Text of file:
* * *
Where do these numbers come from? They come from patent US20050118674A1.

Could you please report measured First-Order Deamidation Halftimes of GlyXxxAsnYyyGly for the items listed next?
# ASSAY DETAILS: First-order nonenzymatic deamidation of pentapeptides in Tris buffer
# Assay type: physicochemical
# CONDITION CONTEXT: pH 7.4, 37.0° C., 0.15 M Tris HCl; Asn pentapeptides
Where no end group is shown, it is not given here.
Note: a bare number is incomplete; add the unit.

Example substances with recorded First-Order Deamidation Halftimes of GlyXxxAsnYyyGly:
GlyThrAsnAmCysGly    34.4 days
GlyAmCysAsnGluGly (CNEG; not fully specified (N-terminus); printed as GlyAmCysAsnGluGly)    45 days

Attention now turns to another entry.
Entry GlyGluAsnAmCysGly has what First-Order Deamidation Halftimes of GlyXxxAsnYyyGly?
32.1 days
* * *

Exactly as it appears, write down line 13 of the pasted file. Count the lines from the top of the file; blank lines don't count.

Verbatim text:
32.1 days